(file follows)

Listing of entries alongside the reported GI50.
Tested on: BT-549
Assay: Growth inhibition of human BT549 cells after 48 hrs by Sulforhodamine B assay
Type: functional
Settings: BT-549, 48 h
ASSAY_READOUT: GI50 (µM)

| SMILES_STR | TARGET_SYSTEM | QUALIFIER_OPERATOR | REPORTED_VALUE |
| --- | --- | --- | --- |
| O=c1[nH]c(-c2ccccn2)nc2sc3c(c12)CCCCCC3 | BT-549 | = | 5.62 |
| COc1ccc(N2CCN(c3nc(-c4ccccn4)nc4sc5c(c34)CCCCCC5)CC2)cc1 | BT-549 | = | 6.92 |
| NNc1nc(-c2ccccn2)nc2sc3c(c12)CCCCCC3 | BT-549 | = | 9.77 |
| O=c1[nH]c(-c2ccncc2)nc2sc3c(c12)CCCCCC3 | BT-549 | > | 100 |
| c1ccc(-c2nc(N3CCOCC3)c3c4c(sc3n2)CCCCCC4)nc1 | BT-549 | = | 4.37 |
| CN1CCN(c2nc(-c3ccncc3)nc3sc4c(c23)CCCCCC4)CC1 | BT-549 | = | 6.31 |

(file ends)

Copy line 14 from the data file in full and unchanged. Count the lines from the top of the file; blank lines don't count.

| CN1CCN(c2nc(-c3ccncc3)nc3sc4c(c23)CCCCCC4)CC1 | BT-549 | = | 6.31 |